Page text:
Whitehall looks for private sector bidder to give civil servants lessons in international trade lingo ahead of Brexit negotiations

Ashley Coates
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Whitehall's workers will be going back to school ahead of Brexit discussions (Source: Getty)

Civil servants will be given a crash course in the language of international trade ahead of the UK’s departure from the European Union.

Whitehall officials are looking for a private sector bidder to deliver training across government on “the key areas and terminology of international trade policy”, according to a new tender document published this week.

As the government gears up for Brexit negotiations later this year, officials are looking to implement a new “learning programme” for civil servants across all Whitehall departments.

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The professional services giant KPMG has already been commissioned to “design a trade policy and negotiation learning offer” for the Foreign Office and Department for International Trade.

Now another procurement offer, published earlier this week, states that the government aims to “provide staff across Whitehall departments with a thorough knowledge of the key areas and terminology of international trade policy and the trading priorities of the UK and its key partners”.

This new contract has been offered by Civil Service Learning, a division of the Cabinet Office with responsibility for learning across the whole civil service.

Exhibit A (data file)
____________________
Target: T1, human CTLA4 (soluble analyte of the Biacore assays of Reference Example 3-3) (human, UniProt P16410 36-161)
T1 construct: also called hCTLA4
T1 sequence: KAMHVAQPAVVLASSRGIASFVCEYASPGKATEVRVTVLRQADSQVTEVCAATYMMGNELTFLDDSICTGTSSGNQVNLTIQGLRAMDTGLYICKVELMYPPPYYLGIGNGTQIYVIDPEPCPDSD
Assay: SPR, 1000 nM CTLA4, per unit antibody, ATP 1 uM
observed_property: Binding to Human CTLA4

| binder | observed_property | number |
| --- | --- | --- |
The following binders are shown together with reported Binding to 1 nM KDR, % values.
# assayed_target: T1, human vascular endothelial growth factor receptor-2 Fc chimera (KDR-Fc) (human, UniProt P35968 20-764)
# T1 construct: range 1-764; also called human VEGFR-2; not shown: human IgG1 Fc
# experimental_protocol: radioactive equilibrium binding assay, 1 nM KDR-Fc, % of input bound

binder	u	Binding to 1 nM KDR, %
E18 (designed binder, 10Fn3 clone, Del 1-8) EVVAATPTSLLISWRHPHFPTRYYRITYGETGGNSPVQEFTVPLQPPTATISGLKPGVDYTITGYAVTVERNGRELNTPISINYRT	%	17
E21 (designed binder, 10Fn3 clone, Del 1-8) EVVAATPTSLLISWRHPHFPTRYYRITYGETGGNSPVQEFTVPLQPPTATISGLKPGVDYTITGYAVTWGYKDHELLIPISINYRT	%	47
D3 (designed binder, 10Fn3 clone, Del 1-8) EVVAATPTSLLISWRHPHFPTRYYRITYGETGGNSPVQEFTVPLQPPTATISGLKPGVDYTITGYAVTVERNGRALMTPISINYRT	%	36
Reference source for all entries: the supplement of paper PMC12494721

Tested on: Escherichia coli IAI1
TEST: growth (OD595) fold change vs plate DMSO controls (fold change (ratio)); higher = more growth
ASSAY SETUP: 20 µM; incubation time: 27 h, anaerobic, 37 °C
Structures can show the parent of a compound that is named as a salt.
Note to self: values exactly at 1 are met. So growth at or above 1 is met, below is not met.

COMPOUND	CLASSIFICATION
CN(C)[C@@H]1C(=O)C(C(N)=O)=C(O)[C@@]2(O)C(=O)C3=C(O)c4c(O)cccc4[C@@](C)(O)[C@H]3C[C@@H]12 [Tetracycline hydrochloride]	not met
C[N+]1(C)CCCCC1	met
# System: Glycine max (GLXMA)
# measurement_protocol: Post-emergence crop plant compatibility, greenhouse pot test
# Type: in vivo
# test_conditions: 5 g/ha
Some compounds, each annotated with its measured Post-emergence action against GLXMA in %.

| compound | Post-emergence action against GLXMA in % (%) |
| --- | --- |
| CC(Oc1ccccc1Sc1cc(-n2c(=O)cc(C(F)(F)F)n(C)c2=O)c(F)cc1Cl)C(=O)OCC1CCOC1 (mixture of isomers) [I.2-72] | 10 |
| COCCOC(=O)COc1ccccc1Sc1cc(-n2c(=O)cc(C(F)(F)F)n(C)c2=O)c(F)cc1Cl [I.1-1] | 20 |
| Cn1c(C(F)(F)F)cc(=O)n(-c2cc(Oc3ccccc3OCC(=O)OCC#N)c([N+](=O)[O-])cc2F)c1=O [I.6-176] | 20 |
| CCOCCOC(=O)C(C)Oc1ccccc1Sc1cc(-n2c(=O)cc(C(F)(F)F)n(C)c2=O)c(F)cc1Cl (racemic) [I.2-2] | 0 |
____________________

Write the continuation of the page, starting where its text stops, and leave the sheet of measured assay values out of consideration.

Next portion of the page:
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“At the end of the learning staff will be able to effectively use these knowledge and skills to support and deliver the UK’s international trade policy priorities and negotiating agenda in the UK and overseas,” the tender states.

The UK’s membership of the EU has meant very few staff in Whitehall have been engaged in international trade in recent years, a problem highlighted by former UK permanent representative to the EU Sir Ivan Rogers in his bombshell resignation letter earlier in the month.

Boris Johnson’s Foreign Office has been given additional funding from the Treasury to build capacity in trade negotiations, alongside the new Department for International Trade.

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As long as the UK remains a member of the European Union it is forbidden from forging its own trade deals, meaning the new Department for International Trade is restricted to scoping out possible future deals after the UK has left the EU in 2019.

The countries believed to be taking an interest in post-Brexit trade agreements include New Zealand, China, Australia, Oman and Saudi Arabia.

Theresa May will also discuss a potential new US trade deal when she meets President Trump tomorrow.

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